Joining Her Twisted Wonderland

Review of Then She Fell 
By Lanie Reene

Last week I experienced Then She Fell by Third Rail Project. I swam through fractured thoughts and disjointed narratives as I wound down corridors and found myself locked away behind closed doors. My first thought was that this is how dance should be experienced. Three dimensional. Tactile. I could see the movement happening up close. I could witness how the performers negotiated their bodies around dressers, tables, chairs, and other people.

I’ll admit, I’m rather late to this conversation. Then She Fell premiered at Greenpoint Hospital in 2012. Presently, it has found a sinisterly new haunting home in Kingsland Ward @ St. John in Williamsburg. It is possible that the effects of this venue change can be found beneath the occasional contrived movement or spatial shift, but the performers made great use of the space within carefully constructed rooms. They offered weight to objects and each other, emitting an authentic consideration to shared space.

It is no surprise that this Bessie Award-Winning show will extend its season through June 30, 2014.

My journey was masterfully coordinated as I was shepherded from one room to the next. Each time I found myself alone, it was cleverly unexpected. I couldn’t tell you if it was already predetermined or a side-effect of where I happened to be in the space. They just seemed know where I had and had not been and where I had yet to go. 

Copyright Darial Sneed
The performers offered intimate eye contact throughout the evening. This direct engagement danced among the uncomfortably awkward and curiously engaging. I found myself alone with a performer at least five unique times throughout the evening...Alice, the nurse, a doctor, the Rabbit, Mr. Carroll. I felt privy to a secret that only I knew. They invited me into their playground, and for a moment I became part of their mental maze--their labyrinth of thought and movement.

The distinctive concoction of smells served as a powerful complement to each room. My nose flirted with smells that ranged from stale, liquid, and earth to herbal, rose, and worn. White rooms, red rooms, rooms filled with books. Sights and smells blended like the ingredients of the elixirs they fed us.

We were given a set of keys, but we were not allowed to use them on closed doors. The hospital staff controlled our access. Magically, closed doors opened and opened doors closed.

We couldn't talk. We were directed to not speak unless spoken to. This was a difficult task to maintain, but we had access to the items in the rooms, so I focused my attention on this component. Touch anything/everything…pens, parchments, books, leather bindings, wooden tables, metal chairs, metal padlocks, aged files.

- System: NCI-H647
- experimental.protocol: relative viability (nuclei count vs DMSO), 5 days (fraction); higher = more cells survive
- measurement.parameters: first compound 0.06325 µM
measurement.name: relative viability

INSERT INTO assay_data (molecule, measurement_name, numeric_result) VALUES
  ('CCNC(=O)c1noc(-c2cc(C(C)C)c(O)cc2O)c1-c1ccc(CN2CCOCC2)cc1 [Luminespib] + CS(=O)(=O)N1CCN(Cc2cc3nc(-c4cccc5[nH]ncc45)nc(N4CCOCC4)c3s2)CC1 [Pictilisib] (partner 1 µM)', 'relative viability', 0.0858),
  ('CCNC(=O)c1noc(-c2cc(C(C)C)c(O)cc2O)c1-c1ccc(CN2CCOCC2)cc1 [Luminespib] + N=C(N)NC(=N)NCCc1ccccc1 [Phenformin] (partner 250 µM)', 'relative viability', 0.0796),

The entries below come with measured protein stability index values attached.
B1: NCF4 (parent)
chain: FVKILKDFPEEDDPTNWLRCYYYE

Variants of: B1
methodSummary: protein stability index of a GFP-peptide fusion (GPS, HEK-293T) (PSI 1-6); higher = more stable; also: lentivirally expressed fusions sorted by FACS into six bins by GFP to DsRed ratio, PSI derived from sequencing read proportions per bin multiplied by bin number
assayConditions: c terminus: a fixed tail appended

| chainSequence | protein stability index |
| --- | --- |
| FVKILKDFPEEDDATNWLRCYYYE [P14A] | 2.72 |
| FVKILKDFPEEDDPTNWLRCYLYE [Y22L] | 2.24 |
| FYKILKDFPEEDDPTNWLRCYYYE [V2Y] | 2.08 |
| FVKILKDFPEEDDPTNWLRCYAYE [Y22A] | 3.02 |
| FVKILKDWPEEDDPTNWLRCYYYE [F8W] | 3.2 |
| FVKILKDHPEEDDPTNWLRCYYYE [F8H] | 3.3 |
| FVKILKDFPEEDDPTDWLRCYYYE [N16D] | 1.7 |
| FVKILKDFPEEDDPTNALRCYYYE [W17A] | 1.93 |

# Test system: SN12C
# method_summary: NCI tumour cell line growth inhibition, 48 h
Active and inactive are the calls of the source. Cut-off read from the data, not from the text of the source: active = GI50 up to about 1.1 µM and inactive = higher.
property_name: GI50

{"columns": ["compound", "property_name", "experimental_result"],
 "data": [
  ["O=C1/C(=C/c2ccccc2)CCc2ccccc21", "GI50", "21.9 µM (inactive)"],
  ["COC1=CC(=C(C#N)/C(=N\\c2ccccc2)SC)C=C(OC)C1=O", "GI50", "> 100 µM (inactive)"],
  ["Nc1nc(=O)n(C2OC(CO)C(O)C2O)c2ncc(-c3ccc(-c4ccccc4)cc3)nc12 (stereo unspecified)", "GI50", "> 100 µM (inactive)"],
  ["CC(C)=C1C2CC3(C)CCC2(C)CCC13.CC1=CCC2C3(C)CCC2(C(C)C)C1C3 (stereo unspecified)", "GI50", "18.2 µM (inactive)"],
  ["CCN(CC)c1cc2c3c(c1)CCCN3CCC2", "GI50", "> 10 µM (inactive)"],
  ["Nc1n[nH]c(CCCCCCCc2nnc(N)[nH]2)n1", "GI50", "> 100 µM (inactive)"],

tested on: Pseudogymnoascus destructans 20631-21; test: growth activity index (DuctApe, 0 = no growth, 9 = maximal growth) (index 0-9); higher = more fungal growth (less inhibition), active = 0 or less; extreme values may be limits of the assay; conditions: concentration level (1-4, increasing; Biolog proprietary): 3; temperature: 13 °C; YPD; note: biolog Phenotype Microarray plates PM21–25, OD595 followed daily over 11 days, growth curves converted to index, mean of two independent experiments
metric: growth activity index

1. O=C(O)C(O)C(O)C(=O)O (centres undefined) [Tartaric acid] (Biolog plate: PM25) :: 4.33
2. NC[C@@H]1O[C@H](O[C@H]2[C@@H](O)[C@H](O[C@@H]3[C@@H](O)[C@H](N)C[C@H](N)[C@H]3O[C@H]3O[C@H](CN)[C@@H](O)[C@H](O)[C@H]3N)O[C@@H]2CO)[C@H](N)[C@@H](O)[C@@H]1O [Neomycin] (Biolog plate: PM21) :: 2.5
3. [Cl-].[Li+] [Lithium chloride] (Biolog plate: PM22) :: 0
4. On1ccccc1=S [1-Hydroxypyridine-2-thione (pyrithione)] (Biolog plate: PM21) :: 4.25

Claiming the role of anonymous spectator, I peeked into windows as scenes came to life and faded. Once the scenes evaporated like vapor, I was left staring at my own reflection. What is the meaning behind these eyes staring back at me. Are they tired? What have they seen?

I resonated the most with the madness of the hatter. Her rants and incomplete thoughts made the most sense. This is what thoughts sound like in my head. Incomplete, unanswered, splintering off into different directions. If you considered the Hatter's words separately, they made no sense, but when considered together, they made perfect sense. The beauty of her rants were like a poetic maze, leaving space for the mind to wander.

It is understood that people will walk away with a variety of interpretations after a show, but Then She Fell creators Zach Morris, Tom Pearson, and Jennine Willett masterfully designed the work to create 15 unique experiences during one performance. 

Copyright Then She Fell
This structure ignited many conversations after the show. It gave audience members a place to began conversations about dance, theater, and site-specific work. As we tried to reconcile our own experience AND discover how our experiences differed, we were tasked to explain and remember with as much vivid clarity as possible.

Conversations spilled into the streets and onto the subway, swirling with amazement mixed with envy...What room? What tea party? I didn’t see that. The endless possibilities of sight unseen was invigorating.
It seemed to me that Then She Fell creators developed this work with a genuine interest in the performer and audience experience; right down to the smallest detail. I walked away feeling considered as an audience member.

Once I got home, I hit the web to read reviews and learn how other people experienced the show. I compared and contrasted written accounts to slowly uncover how their experience informed my own.

Many compared this work to Sleep No More by Punchdrunk. I have not seen Sleep No More, therefore I'm not qualified or interested in comparing whether it was better than or not better than. I'm just glad to be able to appreciate this work, this imagination, this attention to detail on its own platform.

Then She Fell invited me to consider the origins of Alice in Wonderland through a unique site-specific experience. Although we may be familiar with different historical understandings and experiences of the narrative, Third Rail Project made this story accessible to a diverse audience. 
Copyright Chad Heird

I always thought of Alice in Wonderland as a fairy tale. I never considered the possible realness of her character in our reality. A women trapped in her own mental madness, or perhaps free within her medicated imagination. I'm less consumed by the true identity of Alice and more intrigued by the fact that at any moment we could be Alice peering through the looking glass. Falling, falling until we look up at ourselves as the object who fell.

Learn more about Then She Fell or buy tickets at


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